Lots on vaccines and treatments. Doubter docs and illustrious superspreaders. Mysteries of New York mayors, Delta Airlines, and Italy. A rare Fauci slip-up... plus the inevitable extras.
|Fetching a box of Paxlovid|
Paxlovid: Even in the United States, where there’s plenty available, most Paxlovid doses are remaining on pharmacy shelves even while those most in need are often unable to access it. Unless, of course, they’re wealthy and well-connected – take Kamala Harris. She was given a course after testing positive for SARS-CoV-2, despite being young, healthy, and asymptomatic.
On the positive side, use is picking up now, with prescription rates in the US more than doubling month by month and more than 500,000 antiviral courses used by April 25th. By now the drug has been taken by about 0.6% of all patients with confirmed cases.
Italy is no longer making potential users go to a hospital to consult an infectious disease specialist and pick up the box of pills, but instead trusts primary care physicians to prescribe it correctly and have ordinary pharmacies stock it. This may or not be a wise choice given the limited training of Italian GPs. As of a month ago only 8300 Italians had received Paxlovid, 0.15% of confirmed cases. So we can roughly estimate that if the drug is being underused in the USA, the underuse is 4 times worse in Italy.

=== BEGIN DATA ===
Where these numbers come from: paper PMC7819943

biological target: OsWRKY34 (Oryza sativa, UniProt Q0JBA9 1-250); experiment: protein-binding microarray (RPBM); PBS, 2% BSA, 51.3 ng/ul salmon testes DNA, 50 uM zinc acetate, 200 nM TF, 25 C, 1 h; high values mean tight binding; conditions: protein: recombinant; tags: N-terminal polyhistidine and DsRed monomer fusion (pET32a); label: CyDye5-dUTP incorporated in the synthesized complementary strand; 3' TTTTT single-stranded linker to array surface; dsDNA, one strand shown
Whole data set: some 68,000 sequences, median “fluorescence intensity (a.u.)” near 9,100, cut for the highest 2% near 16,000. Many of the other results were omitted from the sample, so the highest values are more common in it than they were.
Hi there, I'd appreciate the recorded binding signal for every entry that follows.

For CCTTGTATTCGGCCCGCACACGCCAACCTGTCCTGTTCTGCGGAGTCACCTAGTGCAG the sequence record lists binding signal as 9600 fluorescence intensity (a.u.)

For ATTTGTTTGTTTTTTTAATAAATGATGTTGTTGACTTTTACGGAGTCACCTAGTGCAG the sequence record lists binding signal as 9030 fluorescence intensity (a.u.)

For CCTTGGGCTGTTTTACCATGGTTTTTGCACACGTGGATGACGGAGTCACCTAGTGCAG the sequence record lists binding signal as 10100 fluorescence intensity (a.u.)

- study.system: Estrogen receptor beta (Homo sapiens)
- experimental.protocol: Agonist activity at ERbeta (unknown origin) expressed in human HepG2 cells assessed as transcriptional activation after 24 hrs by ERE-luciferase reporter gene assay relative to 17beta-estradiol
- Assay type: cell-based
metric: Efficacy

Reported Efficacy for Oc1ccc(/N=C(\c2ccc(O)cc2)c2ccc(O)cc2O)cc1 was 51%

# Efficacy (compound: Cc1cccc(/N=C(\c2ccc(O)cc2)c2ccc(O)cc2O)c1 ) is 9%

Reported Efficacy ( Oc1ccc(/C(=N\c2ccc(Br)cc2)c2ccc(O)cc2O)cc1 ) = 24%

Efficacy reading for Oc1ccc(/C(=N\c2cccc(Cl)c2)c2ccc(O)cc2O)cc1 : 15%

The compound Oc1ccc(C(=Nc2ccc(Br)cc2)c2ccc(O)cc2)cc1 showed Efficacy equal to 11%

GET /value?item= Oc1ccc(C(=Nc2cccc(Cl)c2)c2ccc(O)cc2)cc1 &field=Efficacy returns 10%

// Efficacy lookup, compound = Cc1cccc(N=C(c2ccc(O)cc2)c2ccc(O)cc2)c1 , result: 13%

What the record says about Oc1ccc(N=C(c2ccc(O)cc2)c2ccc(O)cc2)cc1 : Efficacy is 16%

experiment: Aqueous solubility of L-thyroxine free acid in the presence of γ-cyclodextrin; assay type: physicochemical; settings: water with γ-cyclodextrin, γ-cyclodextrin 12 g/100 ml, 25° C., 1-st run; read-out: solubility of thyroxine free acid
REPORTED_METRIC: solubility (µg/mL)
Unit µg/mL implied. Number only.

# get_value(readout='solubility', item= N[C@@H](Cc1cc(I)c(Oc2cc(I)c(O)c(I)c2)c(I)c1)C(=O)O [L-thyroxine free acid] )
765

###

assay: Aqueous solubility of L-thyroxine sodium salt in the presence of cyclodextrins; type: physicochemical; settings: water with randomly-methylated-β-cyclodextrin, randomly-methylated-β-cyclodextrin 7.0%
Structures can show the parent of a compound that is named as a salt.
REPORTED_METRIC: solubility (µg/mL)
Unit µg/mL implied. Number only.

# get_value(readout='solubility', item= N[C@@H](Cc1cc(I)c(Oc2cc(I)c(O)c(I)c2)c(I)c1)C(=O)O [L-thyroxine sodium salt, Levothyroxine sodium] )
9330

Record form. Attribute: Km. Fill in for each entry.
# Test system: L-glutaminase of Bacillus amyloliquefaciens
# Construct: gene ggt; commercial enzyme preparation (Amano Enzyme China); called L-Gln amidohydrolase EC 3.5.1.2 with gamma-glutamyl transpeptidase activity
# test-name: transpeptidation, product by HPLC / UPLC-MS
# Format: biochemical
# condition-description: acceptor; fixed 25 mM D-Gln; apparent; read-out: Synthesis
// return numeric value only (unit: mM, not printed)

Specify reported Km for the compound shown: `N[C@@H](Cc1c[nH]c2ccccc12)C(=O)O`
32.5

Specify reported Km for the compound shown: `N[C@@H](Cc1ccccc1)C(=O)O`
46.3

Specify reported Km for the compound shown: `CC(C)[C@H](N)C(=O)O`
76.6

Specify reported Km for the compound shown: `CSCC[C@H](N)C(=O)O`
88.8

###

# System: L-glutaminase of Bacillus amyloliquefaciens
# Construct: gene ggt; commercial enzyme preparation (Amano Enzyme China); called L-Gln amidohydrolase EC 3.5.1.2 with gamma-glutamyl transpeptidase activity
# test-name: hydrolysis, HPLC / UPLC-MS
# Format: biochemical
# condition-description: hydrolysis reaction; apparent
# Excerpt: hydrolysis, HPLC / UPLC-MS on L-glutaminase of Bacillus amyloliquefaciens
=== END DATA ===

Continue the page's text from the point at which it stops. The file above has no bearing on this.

On the negative side: To start with, when given to healthy people living in the same household with COVID-19 cases, Paxlovid doesn’t keep them from getting sick – I don’t see why anybody would have thought it could. Also, if the drug is used very widely it could push the SARS-CoV-2 virus to evolve into drug-resistant strains, as happens with antibiotics. Furthermore, the studies showing brilliant results for antivirals were performed in unvaccinated COVID-19-naïve patients, so we really don’t know how effective these drugs are in preventing patients who have some immunity from vaccination or previous infections, who by now are most people in the Western world – as one commentator wrote, “Show Us The Data!”
Finally, about 2% of patients have some degree of relapse after completing a course of Paxlovid. Most of the time that just means antigen tests returning positive, but in other cases the person actually becomes ill again. What to do? Ignore the relapses, given that they are almost never severe and that the patient’s own immune system is likely to kick in and knock out the virus? Prolong the standard treatment from 5 days to 6 or 7? Or offer symptomatic relapsers a second 5-day course?